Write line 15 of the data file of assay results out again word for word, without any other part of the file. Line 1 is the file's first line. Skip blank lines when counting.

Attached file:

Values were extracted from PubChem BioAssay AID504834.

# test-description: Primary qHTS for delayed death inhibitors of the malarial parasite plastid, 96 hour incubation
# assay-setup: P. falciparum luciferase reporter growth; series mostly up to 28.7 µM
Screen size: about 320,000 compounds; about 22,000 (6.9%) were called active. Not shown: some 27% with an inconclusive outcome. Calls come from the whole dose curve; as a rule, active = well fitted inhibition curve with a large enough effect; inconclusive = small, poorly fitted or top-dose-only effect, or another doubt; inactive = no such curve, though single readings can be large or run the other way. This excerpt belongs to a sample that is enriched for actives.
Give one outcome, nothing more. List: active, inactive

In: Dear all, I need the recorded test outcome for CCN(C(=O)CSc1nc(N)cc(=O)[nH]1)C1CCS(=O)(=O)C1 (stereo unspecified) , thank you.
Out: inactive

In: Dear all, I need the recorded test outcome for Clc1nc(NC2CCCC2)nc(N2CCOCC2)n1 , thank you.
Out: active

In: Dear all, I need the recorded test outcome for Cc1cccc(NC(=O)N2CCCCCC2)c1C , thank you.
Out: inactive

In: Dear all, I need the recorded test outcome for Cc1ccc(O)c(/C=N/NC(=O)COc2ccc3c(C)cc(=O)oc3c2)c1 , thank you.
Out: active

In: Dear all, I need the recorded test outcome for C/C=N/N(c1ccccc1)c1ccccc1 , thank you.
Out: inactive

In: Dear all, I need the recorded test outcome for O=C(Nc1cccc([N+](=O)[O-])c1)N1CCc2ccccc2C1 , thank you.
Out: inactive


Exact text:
Out: inactive